Viridor are the operators of the Beddington Lane incinerator, which is due to fire up into operation next year as part of a £1billion deal with four south London councils, including Croydon, to burn rubbish on an industrial scale for the next quarter century.
Before they burned rubbish, Viridor had the contract to manage and improve the landfill site, which had become a haven for wildlife. A decade ago, there were grand plans, backed by the Mayor of London as well as the local councils, to improve the landfill tips as each became filled in, make improvements to the environment and eventually turn the whole area into a wildlife sanctuary and country park. Beddington Farmlands was supposed to become an urban nature reserve within the Wandle Valley Regional Park.
In the early years of the scheme, the Beddington Farmlands site showed some significant increases in the number of nesting birds in the area, which includes what used to be a sewage treatment works and is sited between Mitcham Common and Beddington Park, just to the west of the Croydon borough boundary.
Beddington became known for one of the best colonies of tree sparrows left in London, as the bird’s numbers declined rapidly elsewhere. Beddington was also an important area for nesting lapwing and redshanks.
But those earlier, encouraging signs have been reversed, as the promised landscaping and improvement works which Viridor was supposed to carry out have been forgotten, and bird numbers on the site have been in steep decline.
Sparrows are regarded as being close to extinct as a breeding species in the area now.
Since construction work began on the incinerator, Viridor has restricted access to the nature reserve more tightly, almost to the point of declaring the area a no-go zone for bird-watching, ramblers and the curious public. Sutton Council have assisted Viridor’s cause by sanctioning the demolition of two old railway bridges, which provided pedestrian access into the reserve.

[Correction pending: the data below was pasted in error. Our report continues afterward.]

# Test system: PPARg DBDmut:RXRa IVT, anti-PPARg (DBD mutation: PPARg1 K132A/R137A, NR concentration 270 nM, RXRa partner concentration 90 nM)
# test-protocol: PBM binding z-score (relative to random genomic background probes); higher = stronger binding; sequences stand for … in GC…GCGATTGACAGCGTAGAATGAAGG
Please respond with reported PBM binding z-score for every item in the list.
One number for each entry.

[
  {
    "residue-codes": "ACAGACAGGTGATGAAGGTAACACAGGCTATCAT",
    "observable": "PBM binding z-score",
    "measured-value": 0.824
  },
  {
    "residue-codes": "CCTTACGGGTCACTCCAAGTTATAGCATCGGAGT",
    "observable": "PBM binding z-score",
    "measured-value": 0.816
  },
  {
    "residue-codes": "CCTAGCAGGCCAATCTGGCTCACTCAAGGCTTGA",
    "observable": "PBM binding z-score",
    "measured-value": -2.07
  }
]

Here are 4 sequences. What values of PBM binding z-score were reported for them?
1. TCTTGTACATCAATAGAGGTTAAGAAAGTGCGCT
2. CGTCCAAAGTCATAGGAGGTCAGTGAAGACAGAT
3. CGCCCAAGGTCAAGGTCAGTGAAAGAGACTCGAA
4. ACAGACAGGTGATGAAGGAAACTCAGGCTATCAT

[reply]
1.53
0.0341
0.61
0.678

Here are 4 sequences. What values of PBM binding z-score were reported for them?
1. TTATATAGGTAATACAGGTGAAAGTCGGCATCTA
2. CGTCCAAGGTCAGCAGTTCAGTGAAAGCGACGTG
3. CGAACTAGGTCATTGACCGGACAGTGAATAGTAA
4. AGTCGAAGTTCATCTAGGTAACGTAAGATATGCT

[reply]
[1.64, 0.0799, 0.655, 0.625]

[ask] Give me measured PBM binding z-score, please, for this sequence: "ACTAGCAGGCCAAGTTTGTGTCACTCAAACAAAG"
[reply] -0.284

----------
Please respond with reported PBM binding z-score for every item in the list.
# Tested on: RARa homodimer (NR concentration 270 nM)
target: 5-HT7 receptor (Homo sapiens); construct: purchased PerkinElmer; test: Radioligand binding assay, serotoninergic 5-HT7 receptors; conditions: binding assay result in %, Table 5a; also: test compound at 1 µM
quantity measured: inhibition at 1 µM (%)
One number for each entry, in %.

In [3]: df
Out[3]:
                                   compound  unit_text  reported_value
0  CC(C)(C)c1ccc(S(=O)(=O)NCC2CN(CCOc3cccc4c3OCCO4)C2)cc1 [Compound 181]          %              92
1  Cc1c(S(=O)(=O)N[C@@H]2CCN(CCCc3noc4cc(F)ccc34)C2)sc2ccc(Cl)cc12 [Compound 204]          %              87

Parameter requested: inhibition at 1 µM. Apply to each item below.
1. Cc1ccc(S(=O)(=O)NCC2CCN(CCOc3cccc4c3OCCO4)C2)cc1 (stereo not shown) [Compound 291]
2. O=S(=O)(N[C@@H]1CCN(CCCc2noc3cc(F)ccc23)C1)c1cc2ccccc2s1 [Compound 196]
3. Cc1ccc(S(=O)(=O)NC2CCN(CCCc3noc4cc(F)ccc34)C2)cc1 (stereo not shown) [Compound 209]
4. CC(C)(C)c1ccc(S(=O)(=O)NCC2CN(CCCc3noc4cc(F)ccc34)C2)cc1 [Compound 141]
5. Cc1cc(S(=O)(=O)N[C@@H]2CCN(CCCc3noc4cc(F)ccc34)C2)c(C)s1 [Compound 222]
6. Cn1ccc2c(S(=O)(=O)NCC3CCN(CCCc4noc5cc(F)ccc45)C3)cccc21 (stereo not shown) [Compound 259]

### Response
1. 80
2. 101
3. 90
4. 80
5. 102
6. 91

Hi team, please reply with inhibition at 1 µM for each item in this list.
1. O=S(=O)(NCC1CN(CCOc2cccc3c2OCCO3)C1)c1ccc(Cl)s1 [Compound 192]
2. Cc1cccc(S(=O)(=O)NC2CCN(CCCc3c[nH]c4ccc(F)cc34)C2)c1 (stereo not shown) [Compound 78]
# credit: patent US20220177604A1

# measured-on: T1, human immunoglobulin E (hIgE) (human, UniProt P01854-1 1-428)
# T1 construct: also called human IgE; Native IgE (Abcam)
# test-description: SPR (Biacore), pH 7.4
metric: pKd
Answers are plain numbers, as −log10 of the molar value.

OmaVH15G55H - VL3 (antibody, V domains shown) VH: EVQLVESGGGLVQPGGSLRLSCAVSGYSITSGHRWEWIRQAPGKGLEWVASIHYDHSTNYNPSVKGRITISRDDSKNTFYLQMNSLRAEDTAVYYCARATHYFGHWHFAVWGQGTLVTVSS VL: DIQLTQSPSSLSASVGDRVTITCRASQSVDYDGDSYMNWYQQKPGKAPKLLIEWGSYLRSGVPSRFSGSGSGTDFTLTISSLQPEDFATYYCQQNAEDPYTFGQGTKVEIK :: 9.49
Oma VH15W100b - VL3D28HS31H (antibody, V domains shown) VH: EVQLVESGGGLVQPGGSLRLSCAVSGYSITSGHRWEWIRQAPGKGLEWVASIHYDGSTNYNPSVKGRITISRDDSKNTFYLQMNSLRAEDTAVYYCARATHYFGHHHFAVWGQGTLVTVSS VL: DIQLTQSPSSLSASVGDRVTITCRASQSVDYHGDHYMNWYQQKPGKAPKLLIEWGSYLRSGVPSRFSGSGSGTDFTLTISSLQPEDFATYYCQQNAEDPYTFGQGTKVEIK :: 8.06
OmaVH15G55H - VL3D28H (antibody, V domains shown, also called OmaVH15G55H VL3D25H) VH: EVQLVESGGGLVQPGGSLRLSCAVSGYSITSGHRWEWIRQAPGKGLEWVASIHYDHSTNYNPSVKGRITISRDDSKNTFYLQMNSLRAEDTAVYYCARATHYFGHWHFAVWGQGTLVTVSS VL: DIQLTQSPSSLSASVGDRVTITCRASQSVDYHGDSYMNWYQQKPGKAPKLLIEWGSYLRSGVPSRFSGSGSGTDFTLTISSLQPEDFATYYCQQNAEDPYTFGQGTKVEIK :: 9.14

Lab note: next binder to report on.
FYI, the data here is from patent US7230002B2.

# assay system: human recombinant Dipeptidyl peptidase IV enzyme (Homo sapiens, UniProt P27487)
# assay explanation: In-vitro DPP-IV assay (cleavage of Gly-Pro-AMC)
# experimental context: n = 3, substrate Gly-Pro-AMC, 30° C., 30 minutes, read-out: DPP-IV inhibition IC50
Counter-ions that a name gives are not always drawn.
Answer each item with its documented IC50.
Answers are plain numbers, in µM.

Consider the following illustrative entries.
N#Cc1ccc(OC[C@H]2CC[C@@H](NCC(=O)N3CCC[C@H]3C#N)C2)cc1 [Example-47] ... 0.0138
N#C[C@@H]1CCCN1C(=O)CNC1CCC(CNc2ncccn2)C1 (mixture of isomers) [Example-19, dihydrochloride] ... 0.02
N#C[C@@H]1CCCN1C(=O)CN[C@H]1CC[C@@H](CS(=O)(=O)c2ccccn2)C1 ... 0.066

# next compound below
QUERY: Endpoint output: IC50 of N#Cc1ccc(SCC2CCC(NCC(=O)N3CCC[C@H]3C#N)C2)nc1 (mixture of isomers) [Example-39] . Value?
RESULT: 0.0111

Little seems to have been done to ensure that Viridor comply with the terms of their agreements when taking on the land. Through the complicated series of agreements entered into with Viridor for waste management services with the South London Waste Partnership, of which Croydon is a member, Council Tax-payers in the four member boroughs are paying the company for restoration and conservation work which has not been done.
The company does pay lip service to some of its duties, including staging occasional open days supposedly to showcase the restoration and incinerator.The dates and times of the next two “open days” (which amount to little more than a brief window of opportunity of a couple of hours) as September 15 (10am to noon) and September 22 (2pm to 4pm).
Members of the public are encouraged to attend. The site ecologist who is employed by Viridor will be there to answer questions about the restoration. Or lack of it.
And conservationists concerned about Viridor’s conduct on the site and the impact of the incinerator have compiled some facts and figures (see Table 1), and suggested a few questions:
- Why are tree sparrows nearly extinct from site despite being the iconic conservation flagship species for the site?
- Why have so many of the conservation target species become extinct or are nearly extinct from the site?
- When is the restoration going to be complete and why has it been so delayed with such catastrophic consequences on the local wildlife?
- When is the reserve going to be open to the public?
- Considering target species are the measurement of the success of a conservation management plan – why has the conservation management plan so clearly been a near complete failure?
For more information and to book a place at the open days, click here.
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The collapse of numbers in the 10 years after 2005 must have a reason. Has a large area of water been lost ? In those 10 years, how was the landscape changed?
As I recall it, the area was once marshy pastureland. It was then dug out for gravel. There was a lot of water and wasteland. Much of the site has then been filled far above the old land level, and has become a hill of rubbish.
It’s obvious that has altered the ratio of water to land, and converted wet land to dry land.
Equally obvious is that there is still a lot of land in the adjoining Thames Water sewage works that could be enhanced to provide a better wetland habitat, as could the flat lands on the areas to the West of the railway, North of the Bedzed housing development.
It’s about time for joined-up thinking about management of the landscape and habitats of the whole of the area, and for the Mayor of London to knock heads together to get all this land managed for wildlife , landscape and recreation, rather than for Beddington to be treated as the recipient for South London’s excrement and trash, which it has been since Victorian times..
When is he long awaited Wandle Valley Park going to be created? How many bird species will become locally extinct before it all happens?.